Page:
March is Colon Cancer Awareness Month: Have You Been Screened?

March 1, 2020

Few people really look forward to a colonoscopy. But when you consider that it could save your life, it's a simple step worth taking. A colonoscopy is the best way to detect and prevent colorectal cancer, the third leading cause of cancer-related deaths in men and women in the United States.

Many experts recommend most people have a colonoscopy starting at age 50. People with a higher risk, such as having a family history of colon cancer, should be tested sooner. The American Cancer Society now even suggests that most patients should have a colonoscopy at age 45, due to the rise in colon cancer found in those between 45 and 49 years of age.

During a colonoscopy exam, a flexible tube is inserted into the rectum and moved through the large intestine. A tiny video camera at the tip of the tube allows the doctor to examine the lining and see any polyps that may be present. If colon polyps are found, they can be removed at the same time. You're under sedation, so you won’t feel a thing.

Before your exam, you will need to fast from solid foods and drink liquids to empty your colon. That's essential to getting a clear picture of the lining of your intestine. But today, there are options to make the prep easier than ever.

Mercy specialists will guide you through every step of your colonoscopy. They bring experience and expertise to this very effective form of cancer detection and treatment, and they'll work hard to keep you informed and at ease through the entire process.

Colorectal cancer can be hereditary. If you have a family history of colorectal cancer or have been diagnosed yourself, your doctor may recommend genetic counseling and possible testing. This testing is a safe, simple way to discover if you or your family is at risk for certain cancers.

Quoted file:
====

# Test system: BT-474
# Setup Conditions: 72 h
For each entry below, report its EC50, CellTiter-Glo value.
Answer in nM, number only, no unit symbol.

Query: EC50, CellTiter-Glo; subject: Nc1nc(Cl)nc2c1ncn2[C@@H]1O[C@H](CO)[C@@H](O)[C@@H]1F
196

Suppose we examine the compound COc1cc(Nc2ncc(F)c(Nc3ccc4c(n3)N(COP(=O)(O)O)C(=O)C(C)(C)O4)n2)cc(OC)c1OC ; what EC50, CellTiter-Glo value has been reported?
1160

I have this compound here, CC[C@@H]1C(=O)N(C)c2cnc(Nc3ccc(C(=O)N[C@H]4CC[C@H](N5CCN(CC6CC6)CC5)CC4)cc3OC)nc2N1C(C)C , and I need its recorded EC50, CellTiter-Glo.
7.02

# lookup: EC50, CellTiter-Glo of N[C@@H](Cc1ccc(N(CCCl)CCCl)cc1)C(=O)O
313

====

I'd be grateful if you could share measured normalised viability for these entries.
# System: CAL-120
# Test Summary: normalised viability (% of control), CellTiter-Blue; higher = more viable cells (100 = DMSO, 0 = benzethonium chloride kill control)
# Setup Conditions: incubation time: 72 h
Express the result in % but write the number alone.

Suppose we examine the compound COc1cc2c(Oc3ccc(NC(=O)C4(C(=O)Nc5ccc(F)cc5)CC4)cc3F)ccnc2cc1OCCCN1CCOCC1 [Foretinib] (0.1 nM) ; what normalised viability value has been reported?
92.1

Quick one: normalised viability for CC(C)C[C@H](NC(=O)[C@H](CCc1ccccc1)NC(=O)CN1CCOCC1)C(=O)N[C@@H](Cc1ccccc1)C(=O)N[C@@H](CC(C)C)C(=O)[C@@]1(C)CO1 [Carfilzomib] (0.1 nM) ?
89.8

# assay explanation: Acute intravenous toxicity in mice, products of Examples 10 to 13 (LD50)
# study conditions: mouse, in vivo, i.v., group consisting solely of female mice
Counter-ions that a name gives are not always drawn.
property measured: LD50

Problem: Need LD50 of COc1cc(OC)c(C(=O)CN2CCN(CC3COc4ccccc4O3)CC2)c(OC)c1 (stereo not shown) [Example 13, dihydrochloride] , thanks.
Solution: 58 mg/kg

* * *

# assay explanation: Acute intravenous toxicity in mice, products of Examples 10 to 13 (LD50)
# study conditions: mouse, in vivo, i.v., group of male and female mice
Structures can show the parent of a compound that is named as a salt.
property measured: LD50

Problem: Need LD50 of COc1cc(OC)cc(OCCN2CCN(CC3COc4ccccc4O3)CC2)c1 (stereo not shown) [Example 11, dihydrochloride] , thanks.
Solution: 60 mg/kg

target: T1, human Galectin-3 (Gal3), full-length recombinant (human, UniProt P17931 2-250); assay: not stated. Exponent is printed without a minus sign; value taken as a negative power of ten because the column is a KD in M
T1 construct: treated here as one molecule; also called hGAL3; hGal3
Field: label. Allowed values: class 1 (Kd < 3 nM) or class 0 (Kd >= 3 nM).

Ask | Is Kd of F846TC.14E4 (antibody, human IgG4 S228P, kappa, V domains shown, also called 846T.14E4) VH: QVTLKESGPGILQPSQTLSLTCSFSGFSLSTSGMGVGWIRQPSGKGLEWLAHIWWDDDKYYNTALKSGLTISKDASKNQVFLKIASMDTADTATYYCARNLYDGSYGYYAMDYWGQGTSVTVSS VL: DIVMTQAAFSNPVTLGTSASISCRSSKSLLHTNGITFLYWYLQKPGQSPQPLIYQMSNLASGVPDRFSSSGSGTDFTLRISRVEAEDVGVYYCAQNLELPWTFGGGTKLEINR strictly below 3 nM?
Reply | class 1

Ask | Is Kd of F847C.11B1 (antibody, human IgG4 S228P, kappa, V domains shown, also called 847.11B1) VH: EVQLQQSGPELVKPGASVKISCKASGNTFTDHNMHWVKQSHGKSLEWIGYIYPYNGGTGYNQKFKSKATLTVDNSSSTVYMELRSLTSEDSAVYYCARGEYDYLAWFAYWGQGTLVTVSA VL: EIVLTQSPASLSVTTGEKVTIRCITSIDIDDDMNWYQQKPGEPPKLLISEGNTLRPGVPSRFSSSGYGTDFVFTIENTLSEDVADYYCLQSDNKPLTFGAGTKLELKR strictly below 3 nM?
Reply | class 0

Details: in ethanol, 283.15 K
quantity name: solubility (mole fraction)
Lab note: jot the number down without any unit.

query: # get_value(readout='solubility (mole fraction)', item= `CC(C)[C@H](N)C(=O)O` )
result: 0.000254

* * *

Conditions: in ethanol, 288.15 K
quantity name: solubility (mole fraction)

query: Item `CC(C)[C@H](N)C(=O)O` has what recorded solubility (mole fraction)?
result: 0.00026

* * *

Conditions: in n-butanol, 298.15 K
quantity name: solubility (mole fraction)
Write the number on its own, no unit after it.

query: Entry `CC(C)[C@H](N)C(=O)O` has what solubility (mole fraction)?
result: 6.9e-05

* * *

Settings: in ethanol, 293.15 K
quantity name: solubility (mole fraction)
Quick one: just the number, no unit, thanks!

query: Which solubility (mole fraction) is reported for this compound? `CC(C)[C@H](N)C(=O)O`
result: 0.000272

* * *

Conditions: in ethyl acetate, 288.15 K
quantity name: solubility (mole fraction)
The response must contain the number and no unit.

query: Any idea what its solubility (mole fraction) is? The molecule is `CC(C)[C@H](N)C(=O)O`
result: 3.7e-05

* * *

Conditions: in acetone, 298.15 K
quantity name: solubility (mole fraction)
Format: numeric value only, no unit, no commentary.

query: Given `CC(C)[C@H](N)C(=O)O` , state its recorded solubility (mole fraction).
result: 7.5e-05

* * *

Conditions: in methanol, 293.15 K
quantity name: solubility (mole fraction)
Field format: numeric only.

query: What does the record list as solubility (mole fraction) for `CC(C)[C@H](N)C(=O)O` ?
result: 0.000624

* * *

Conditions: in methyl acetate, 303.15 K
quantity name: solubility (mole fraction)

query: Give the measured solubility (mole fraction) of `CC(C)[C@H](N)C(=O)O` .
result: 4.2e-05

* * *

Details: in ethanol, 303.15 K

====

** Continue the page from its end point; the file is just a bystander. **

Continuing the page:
Colon_Cancer_Month_March_2020

What to Expect During a Colonoscopy

Few people really look forward to a colonoscopy. But when you consider that it could save your life, it's a simple step worth taking. A colonoscopy is the best way to detect and prevent colon cancer, the second-leading cause of cancer deaths in the U.S., and the easiest cancer to prevent. Experts recommend most people have a colonoscopy starting at age 50. People with a higher risk, such as having a family history of colon cancer, should be tested sooner. The American Cancer Society now even suggests that most patients should have a colonoscopy at age 45, due to the rise in colon cancer found in those between 45 and 49 years of age.

Don't Wait! Just ask Mark Lough

Mark Lough encouraged as many as he can to get their preventative colonoscopy screenings. Something, at first, he brushed off, until it was too late.

"Not a Big Deal" Says Madelynn Innes

As Madelynn Innes approached 50 years old, she was avoiding getting colonoscopy. She says she was "silly to be dreading it so much," and it "really wasn't a big deal."

Colon Cancer Survivor Urges Screenings for "Silent Killer"

Mario Guerreiro showed no signs or symptoms, nor had a family history of the disease, but was able to catch it early.

Family History & Risks

My mother has had polyps removed from her colon. Does this put me at a higher risk for colon cancer? Dr. Chad Wigington has the answer.

Media Contacts